United Nations Security Council Resolution 1407

From Wikipedia, the free encyclopedia
Jump to: navigation, search
UN Security Council
Resolution 1407
Date 3 May 2002
Meeting no. 4,524
Code S/RES/1407 (Document)
Subject The situation in Somalia
Voting summary
15 voted for
None voted against
None abstained
Result Adopted
Security Council composition
Permanent members
Non-permanent members

United Nations Security Council resolution 1407, adopted unanimously on 3 May 2002, after recalling resolutions on the situation in Somalia, particularly Resolution 733 (1992), the Council requested the Secretary-General to establish a team to assess requirements for an expert panel to monitor violations of the arms embargo against the country.[1]



The Security Council expressed concern at continued trafficking of arms and ammunition to Somalia from other countries which undermined peace, security and political and national reconciliation efforts in the country. It welcomed a forthcoming visit by the Chairman of the Security Council Committee established in Resolution 751 (1992) to Somalia and his subsequent report.


Acting under Chapter VII of the United Nations Charter, the Council directed the Secretary-General Kofi Annan to establish a team of two experts for 30 days within one month from the adoption of the current resolution to make preparations for the establishment of an expert panel to provide information on violations of the arms embargo against Somalia and make recommendations.[2]

The Council required that the panel investigate violations of the arms embargo by land, air and sea; detail information related to the violations and to enforcement of the embargo; carry out field research in Somalia and other countries; assess the capacity of states in the region to fully implement the arms embargo, including by review of national customs and border control; and to recommend steps to strengthen its enforcement.[3] The Chairman was asked to submit the report from the team of experts to the Council where its findings would be examined and acted upon by the end of July 2002. It also requested the full co-operation of neighbouring states, the Transitional National Government (TNG) in Somalia and other entities or individuals by providing unhindered access to information for the expert team and Committee Chairman; instances of non-compliance were to be reported to the Council.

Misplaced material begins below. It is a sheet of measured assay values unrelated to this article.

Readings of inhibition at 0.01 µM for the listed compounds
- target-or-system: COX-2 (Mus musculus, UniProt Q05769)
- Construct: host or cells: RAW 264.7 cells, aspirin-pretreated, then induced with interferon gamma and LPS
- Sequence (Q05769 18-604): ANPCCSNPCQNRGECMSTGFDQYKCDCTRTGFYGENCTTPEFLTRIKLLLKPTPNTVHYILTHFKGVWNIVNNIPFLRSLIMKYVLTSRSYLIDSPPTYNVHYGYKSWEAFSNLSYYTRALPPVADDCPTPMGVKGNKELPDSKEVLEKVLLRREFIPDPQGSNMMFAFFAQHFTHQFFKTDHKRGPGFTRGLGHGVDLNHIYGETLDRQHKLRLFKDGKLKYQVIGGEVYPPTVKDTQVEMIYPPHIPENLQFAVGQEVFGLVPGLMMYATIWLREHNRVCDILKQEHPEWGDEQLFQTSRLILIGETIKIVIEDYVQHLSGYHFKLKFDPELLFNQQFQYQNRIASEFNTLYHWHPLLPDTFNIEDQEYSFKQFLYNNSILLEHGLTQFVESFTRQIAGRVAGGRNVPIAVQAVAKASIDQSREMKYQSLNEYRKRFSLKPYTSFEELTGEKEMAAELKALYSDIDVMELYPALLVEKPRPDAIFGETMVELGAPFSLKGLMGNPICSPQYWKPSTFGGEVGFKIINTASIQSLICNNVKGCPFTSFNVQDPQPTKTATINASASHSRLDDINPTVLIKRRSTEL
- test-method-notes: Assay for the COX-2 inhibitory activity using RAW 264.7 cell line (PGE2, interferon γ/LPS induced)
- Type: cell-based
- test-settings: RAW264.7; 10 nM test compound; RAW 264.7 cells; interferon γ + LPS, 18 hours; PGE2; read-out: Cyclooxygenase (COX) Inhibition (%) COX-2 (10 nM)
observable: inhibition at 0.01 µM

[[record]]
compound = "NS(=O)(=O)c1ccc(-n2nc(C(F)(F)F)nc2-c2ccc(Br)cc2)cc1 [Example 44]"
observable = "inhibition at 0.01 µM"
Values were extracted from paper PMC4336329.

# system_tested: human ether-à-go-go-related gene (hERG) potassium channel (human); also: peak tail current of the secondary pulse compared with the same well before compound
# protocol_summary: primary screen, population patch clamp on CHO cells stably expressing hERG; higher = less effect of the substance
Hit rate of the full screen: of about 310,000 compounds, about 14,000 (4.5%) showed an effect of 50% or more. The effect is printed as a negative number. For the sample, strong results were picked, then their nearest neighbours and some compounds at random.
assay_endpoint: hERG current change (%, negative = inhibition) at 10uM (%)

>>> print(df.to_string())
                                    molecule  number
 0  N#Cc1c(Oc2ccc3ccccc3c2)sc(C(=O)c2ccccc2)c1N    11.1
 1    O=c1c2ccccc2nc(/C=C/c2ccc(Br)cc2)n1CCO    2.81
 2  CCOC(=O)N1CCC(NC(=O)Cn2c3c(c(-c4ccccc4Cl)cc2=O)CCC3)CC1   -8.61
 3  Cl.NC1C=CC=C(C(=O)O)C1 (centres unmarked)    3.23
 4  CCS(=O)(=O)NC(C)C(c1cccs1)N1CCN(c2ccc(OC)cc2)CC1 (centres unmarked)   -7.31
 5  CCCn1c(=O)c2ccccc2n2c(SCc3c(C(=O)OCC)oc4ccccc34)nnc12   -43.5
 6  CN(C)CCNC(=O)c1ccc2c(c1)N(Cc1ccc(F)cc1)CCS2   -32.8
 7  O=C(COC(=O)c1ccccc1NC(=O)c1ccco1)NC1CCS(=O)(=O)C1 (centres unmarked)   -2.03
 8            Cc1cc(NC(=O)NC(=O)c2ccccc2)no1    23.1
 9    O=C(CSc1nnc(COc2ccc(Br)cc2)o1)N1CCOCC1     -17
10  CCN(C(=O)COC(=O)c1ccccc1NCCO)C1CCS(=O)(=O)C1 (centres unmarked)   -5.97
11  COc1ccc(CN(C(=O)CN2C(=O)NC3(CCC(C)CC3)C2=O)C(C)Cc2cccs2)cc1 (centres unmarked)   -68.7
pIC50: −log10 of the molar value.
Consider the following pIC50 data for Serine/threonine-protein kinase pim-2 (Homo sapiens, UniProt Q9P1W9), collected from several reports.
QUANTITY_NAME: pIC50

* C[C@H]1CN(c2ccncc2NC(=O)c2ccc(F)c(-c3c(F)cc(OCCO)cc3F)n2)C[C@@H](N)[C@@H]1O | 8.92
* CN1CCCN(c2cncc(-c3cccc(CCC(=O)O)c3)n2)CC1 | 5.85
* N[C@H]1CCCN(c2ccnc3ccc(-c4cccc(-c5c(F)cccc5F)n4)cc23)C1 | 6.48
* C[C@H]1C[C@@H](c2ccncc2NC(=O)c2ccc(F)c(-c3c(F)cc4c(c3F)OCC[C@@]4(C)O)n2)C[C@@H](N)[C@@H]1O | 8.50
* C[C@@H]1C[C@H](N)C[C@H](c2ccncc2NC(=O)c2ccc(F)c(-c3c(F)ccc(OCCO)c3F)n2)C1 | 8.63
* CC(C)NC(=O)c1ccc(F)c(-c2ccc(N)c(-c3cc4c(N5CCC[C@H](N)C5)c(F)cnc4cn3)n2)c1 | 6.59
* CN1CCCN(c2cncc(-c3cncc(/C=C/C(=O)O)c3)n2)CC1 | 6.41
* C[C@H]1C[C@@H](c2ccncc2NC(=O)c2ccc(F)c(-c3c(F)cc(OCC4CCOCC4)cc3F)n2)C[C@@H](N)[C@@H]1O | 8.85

The resolution further instructed the Secretary-General to contribute to the monitoring and enforcement of the arms embargo through co-operation with the TNG, local authorities and civil or religious leaders. All states were asked to provide information on violations of the embargo and were further required to report within 60 days and according to a timetable thereafter on the measures they had taken to implement the arms embargo.

See also[edit]


  1. ^ "Security Council asks Secretary-General to establish team to assess requirements of expert panel to investigate violations of arms embargo on Somalia". United Nations. 3 May 2002. 
  2. ^ "Security Council takes steps to shore up arms embargo against Somalia". United Nations News Centre. 3 May 2002. 
  3. ^ Farrall, Jeremy Matam (2007). United Nations sanctions and the rule of law. Cambridge University Press. p. 170. ISBN 978-0-521-87802-9. 

External links[edit]